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Rewritable DVD Format Rivalry Heats Up

A decidedly more vociferous Ricoh took its DVD+RW road show here during Comdex/Fall, while Panasonic countered with a forceful demonstration of its DVD-RAM format.

The three-way battle between DVD+R/RW, DVD-R/RAM and DVD-R/-RW has intensified during the past few months now that all formats have products in retail. The arguments put forth by each camp were similar, each saying its format has better backward compatibility with the existing base of DVD players and has features that consumers require.

“Our position is people are interested in the features, not the format. It must be compatible and able to contain video and still images on the same disc and have good defect management,” said Paul Liao, Panasonic’s chief technology officer. He added that DVD-RAM’s best feature is its random access ability that allows data to be swapped around on the disc just like a hard drive.

Panasonic also pointed to the hardened nature of DVD-RAM media — it comes encased in a plastic caddy — and the fact that several home players are already on the market. On the downside DVD-RAM is not compatible with many older DVD players or PC drives, although this is somewhat offset by the adding DVD-R functionality to drives because it can be played by most of the installed base of players and drives.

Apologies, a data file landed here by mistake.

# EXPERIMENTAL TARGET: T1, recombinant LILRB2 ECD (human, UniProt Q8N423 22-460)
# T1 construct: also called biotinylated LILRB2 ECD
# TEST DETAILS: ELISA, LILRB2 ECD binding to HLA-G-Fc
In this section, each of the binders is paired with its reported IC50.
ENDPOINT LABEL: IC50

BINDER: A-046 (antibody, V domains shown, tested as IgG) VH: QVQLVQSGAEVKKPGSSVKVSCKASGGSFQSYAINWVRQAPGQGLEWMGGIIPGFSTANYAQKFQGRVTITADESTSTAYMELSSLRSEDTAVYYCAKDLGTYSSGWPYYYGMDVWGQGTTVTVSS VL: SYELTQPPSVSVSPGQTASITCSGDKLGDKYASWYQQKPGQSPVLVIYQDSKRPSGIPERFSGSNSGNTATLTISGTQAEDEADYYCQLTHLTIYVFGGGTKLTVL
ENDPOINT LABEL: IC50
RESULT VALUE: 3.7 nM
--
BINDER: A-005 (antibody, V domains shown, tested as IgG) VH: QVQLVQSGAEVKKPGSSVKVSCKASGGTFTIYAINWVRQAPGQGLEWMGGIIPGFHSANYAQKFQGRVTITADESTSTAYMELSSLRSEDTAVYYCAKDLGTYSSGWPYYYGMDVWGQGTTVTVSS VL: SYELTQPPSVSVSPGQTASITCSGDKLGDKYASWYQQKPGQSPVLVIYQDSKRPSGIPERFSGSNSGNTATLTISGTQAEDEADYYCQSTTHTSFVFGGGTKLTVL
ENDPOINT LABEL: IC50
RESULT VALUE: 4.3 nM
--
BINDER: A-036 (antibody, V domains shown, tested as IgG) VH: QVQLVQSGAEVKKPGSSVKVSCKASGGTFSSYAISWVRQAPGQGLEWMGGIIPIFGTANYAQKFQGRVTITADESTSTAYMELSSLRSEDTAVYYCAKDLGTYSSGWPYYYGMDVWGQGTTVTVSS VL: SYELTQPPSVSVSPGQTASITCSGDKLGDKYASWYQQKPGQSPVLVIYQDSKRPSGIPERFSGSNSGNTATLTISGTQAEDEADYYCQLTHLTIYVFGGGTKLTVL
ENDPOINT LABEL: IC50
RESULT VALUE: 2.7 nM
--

Yasushi Okutsu, Ricoh’s general manager, personal multimedia products, reinforced the DVD+RW Alliance’s stance that its media has a higher rate of backward compatibility and that it has gained support from industry software giant Microsoft. Microsoft will include support for DVD+RW in an upcoming version of Windows XP, enabling drag-and-drop capability. Currently a software application must be used to transfer data from a PC to the DVD media. Okutsu also pointed to the fact that Dell and Hewlett-Packard support the format, giving it a huge edge in the PC market.

Ricoh’s vocal support for its format was a surprise since the company has sat on the sidelines for most of the debate, preferring to let industry heavyweights Philips, HP and Sony handle the public relations aspect of the battle.

“Although Ricoh is only an OEM we thought we needed to get out and support the format,” Okutsu said.

Up to this point Ricoh is the only company making DVD+RW drives, although he said Philips and Sony have started their own production.